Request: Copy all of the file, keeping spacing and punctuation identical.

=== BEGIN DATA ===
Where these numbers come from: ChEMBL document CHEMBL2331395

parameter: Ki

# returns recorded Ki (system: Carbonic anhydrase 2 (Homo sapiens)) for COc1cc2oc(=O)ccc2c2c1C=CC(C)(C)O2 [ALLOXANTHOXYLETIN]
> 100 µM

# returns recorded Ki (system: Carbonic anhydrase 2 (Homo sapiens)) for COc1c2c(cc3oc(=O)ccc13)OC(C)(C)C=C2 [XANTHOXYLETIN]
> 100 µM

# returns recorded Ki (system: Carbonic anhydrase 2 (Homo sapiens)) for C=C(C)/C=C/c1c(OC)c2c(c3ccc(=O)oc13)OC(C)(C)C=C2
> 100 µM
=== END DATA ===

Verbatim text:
Where these numbers come from: ChEMBL document CHEMBL2331395

parameter: Ki

# returns recorded Ki (system: Carbonic anhydrase 2 (Homo sapiens)) for COc1cc2oc(=O)ccc2c2c1C=CC(C)(C)O2 [ALLOXANTHOXYLETIN]
> 100 µM

# returns recorded Ki (system: Carbonic anhydrase 2 (Homo sapiens)) for COc1c2c(cc3oc(=O)ccc13)OC(C)(C)C=C2 [XANTHOXYLETIN]
> 100 µM

# returns recorded Ki (system: Carbonic anhydrase 2 (Homo sapiens)) for C=C(C)/C=C/c1c(OC)c2c(c3ccc(=O)oc13)OC(C)(C)C=C2
> 100 µM